I’m a little taken aback when I read statistics like the one from Sirius Decisions that 60% of B2B companies report an overall data health of “unreliable”. But what surprises me more is how few marketing organizations appear to really understand the importance of their data quality.
Ascend2 recently released their Lead Generation Strategy Report which revealed a startling (to me at least) disconnect between how much weight marketing organizations are placing on lead quality and how little on data accuracy.
59% of marketers reported improving the quality of leads they generate as among their most important objectives for the coming year (which is good to know when the majority of CMOs are evaluating teams by the quality of prospects they generate). Yet only 8% of those marketers are focused on the accuracy of their marketing data. Am I missing something here? How can marketers drive quality leads if the very data of which they are comprised is incorrect?
We must improve data quality
If we claim to be hyper-focused on driving sales pipeline, we must take a step back to evaluate the accuracy and format of the data we’re injecting into that pipeline, as well as the means by which it’s getting there.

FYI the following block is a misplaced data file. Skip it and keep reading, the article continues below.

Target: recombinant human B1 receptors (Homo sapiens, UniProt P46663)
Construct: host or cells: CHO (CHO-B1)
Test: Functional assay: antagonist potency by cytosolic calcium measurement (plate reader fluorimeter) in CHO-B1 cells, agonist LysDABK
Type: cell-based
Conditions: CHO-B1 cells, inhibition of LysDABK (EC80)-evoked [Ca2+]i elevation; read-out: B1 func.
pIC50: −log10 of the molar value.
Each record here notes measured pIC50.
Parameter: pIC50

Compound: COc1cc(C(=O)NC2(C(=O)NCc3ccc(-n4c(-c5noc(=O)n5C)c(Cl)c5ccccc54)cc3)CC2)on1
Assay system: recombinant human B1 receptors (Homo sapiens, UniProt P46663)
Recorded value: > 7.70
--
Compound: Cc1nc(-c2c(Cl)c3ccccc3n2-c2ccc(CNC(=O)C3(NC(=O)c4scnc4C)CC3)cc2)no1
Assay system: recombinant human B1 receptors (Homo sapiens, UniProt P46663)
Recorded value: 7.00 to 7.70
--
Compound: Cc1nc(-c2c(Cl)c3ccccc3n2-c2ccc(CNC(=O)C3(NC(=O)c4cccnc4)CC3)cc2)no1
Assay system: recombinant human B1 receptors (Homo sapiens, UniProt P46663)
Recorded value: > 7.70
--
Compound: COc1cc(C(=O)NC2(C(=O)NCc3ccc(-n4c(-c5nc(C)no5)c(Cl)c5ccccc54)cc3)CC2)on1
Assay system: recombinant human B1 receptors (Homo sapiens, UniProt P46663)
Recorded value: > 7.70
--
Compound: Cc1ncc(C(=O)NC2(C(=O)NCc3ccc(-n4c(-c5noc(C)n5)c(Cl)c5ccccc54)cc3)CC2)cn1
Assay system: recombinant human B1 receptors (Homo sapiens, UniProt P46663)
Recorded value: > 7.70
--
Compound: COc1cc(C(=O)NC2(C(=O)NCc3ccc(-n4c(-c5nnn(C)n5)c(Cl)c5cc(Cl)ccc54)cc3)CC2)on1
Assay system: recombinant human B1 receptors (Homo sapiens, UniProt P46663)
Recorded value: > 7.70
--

The good news is that there are various lead and data validation tools, including Integrate’s data validation software, that will validate and normalize data before it’s passed into our marketing and sales systems.
The not so good news is that most marketers have yet to incorporate such software into their marketing tech blueprint, and therefore their pipelines are filled with polluted data that increases costs, slows prospect engagement, frustrates sales reps and lowers conversions.
Pipeline pollution affects everyone
The impact of this pipeline pollution expands far beyond sales and marketing. Resource-exhausting consequences span as far as IT and accounting. And this doesn’t even take into consideration the effect it has on our relationships with our customers. Pipeline pollution is a company-wide problem.